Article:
2014 Vibram Hong Kong 100k Preview

A preview of the 2014 Vibram Hong Kong 100k.

By on January 14, 2014 | Comments

Vibram Hong Kong 100k The inaugural Ultra-Trail World Tour (UTWT) kicks off this Saturday with the Vibram Hong Kong 100k. True to its promised, global nature, the line-up is proving to be quite an international assembly.

Before looking at who’s descending on the city to hopefully beat Ryan Sandes’s 9:54, 2012 and Claire Price’s 11:58, 2013 course records and gain an early lead in the UTWT ranking table, let’s take a look at what runners will have to contend with in Hong Kong.

Course Preview: A Tale of Two Races

2014 Vibram Hong Kong 100k course elevation profile

The Vibram Hong Kong 100k elevation profile.

Split the Vibram Hong Kong 100k course down the middle and you have two very, very different races: the first half is relatively flat with a mix of concrete and singletrack, while the second half is packed full of ceaseless hills and myriad stairs. Go out too hard, too early, and as top local runner (and contender this weekend) Jeremy Ritcey would say: “If you don’t save enough juice… it can eat you alive!”

One aspect that remains consistent throughout the race, however, is that it is surprisingly unique and beautiful. The first 40-odd kilometres hug the eastern coastline and take runners over Thailand-esque, white-sand beaches while weaving through sleepy, Chinese fishing villages. It then turns inland through bamboo forests and over dramatic ridgelines. The middle section traverses through the hills overlooking the glowing metropolis–where else in the world can you run on trails while ogling one of the world’s most famous skylines–before finishing with numerous ascents, including Hong Kong’s highest peak, Tai Mo Shan, at 957 metres, for a total of 4,500 metres or almost 15,000 feet of cumulative elevation gain. Encounters with volunteer boy scouts, buffaloes, and monkeys are also promised along the way.

Hong Kong’s leading lady, Claire Price, perhaps sums it up best in her 2013 Vibram Hong Kong 100k race report.

The Contenders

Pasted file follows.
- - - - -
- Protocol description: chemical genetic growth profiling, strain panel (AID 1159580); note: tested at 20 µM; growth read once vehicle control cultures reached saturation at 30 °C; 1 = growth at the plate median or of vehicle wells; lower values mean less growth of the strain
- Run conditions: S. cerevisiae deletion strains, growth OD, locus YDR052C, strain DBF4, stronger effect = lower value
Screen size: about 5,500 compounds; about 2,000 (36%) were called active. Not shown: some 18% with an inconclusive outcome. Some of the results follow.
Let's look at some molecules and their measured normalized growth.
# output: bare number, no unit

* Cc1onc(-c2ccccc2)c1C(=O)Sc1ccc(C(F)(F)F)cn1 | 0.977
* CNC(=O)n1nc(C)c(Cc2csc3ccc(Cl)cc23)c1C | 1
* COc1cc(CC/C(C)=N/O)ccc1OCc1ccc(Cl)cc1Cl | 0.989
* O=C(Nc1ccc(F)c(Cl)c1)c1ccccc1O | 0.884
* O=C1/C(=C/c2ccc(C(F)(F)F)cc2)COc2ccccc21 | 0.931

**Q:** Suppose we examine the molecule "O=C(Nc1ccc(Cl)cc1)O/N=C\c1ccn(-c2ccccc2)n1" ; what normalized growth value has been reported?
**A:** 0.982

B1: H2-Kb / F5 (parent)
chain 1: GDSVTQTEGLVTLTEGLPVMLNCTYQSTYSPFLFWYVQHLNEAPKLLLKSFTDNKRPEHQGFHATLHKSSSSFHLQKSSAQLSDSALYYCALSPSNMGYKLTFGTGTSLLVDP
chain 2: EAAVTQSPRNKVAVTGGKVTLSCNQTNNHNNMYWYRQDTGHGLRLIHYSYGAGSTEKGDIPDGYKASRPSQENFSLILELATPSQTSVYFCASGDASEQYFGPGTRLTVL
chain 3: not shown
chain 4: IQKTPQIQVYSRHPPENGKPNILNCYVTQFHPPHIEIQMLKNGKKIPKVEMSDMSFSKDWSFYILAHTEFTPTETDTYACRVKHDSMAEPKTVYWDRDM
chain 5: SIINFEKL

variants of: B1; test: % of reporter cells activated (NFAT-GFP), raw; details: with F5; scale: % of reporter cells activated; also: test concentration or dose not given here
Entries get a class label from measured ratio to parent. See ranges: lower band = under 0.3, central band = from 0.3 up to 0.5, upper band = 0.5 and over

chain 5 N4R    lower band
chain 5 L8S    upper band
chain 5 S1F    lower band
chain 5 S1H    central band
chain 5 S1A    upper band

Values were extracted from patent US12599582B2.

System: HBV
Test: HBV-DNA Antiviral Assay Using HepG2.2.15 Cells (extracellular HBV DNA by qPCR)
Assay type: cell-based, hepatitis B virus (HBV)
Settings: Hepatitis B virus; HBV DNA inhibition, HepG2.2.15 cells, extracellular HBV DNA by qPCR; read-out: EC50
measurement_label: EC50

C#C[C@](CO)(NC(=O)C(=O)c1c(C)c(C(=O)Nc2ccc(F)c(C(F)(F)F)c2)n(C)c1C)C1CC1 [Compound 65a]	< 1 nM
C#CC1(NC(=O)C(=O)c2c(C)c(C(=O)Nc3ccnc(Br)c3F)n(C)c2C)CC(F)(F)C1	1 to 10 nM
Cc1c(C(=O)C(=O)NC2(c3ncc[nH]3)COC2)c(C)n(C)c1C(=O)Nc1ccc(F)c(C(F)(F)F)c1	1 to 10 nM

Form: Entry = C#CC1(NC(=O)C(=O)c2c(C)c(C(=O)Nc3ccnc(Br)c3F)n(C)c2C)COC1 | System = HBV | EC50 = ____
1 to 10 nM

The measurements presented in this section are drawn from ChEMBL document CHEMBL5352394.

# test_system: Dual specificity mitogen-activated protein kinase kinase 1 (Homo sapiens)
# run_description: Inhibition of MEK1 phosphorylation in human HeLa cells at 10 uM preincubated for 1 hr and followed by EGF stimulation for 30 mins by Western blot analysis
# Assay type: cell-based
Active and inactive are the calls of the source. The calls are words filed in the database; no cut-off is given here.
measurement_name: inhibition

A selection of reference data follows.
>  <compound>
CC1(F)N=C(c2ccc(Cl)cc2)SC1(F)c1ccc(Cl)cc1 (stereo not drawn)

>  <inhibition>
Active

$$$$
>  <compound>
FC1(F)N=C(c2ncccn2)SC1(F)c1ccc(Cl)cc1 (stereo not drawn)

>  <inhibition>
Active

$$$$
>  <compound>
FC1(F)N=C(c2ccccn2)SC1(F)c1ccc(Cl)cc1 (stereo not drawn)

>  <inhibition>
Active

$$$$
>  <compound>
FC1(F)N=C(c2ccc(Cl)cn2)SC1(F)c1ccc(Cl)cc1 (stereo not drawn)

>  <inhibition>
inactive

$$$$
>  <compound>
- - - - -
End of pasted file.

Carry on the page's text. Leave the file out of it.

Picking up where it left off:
Dave Mackey (Hoka OneOne) is perhaps the leading male runner representing the Star-Spangled Banner, and he’s bound to not disappoint. The 2011 UltraRunning Magazine Ultra Runner of the Year has shown no signs of slowing down since hitting 40, racking up a number of top-10 finishes throughout 2013. It seems he hasn’t competed in this race distance since the Bandera 100k last January (where he took second place in a speedy 8:53 and was named the USATF 100k Masters Champion), but he’s no doubt a likely podium placer on the day.

Timothy Olson - Dave Mackey - Mike Wolfe - 2012 Western States 100

Dave Mackey (left) racing up front at the 2012 Western States 100. Photo: iRunFar/Bryon Powell

After winning five ultras in 2013, the 2011 USATF 100-Mile Champion, Dave James, is also a good bet for the front of the pack. [Update 1/14: Dave James is out with an injury.]

The North Face athlete Jez Bragg is another elite who is sure to be in the lead from the start. After his mammoth 3,054-kilometre, 53-day run across New Zealand’s Te Araroa Trail last year, Bragg took some much needed time off before pulling his weary self together for an 11th place (10th male) in the UTMB in August–a race he won in 2010 (albeit on a shortened course). If anything, 100k will be too short for this accomplished athlete.

For the women, rumour is that The North Face’s Lizzy Hawker is still ‘uhming’ and ‘ahhing’ over joining, having recently relocated to Nepal, though she’s still recovering from injury. Watch this space.

Sebastien Chaigneau Jez Bragg Lizzie Harker UTMB 2010

Sebastien Chaigneau, Jez Bragg, and Lizzy Hawker at the second start of the 2010 UTMB. Photo: iRunFar/Bryon Powell

Perhaps the best-represented region this year, the Frenchies will be out in force. Leading the charge will no doubt be Antoine “the Metronome” Guillon from the WAA (What an Adventure) Equipment team. This will be his second time in Asia after his seventh-place finish at the UltraTrail Mount Fuji (UTMF) in April. A trail running veteran, he has been ranked in the top four of the Diagonale des Fous on Réunion Island six times and is a four-time, top-10 UTMB finisher.

Guillon will be joined by fellow countrymen and WAA teammates: 2010 UTMB fifth-place finisher, Christophe Le Saux (also fifth at the 2012 Sur les Traces des Ducs de Savoie 105k and ninth overall at the 2013 Marathon des Sables) and Cyril Cointre, who was just minutes behind Guillon at the 2013 UTMF in ninth place.

Another French runner to watch is Hoka OneOne athlete Pascal Blanc, who placed third in the 2013 Diagonale des Fous. He was also 10th in the shortened UTMB course in 2010.

Francesca Canepa (Vibram) from Italy and the 2012 and 2013 Tor de Géants female winner, will be a hard female to beat. She’s impressive on all distances and terrain, having placed fourth in the 2013 UROC 100k in 12:55 and was first woman in the 2012 118k Lavaredo Ultra Trail. She will no doubt relish the hillier back end of the course.

Francesca Canepa - 2013 UTMB

Francesca Canepa racing TNF UTMB in 2013. Photo: iRunFar/Bryon Powell

Spain’s Nerea Martinez-Urruzola (Salomon), 2013 Transgrancanaria leading woman and second place to Lizzy Hawker in the 2010 UTMB is another strong runner predicted to be amongst the female race leaders.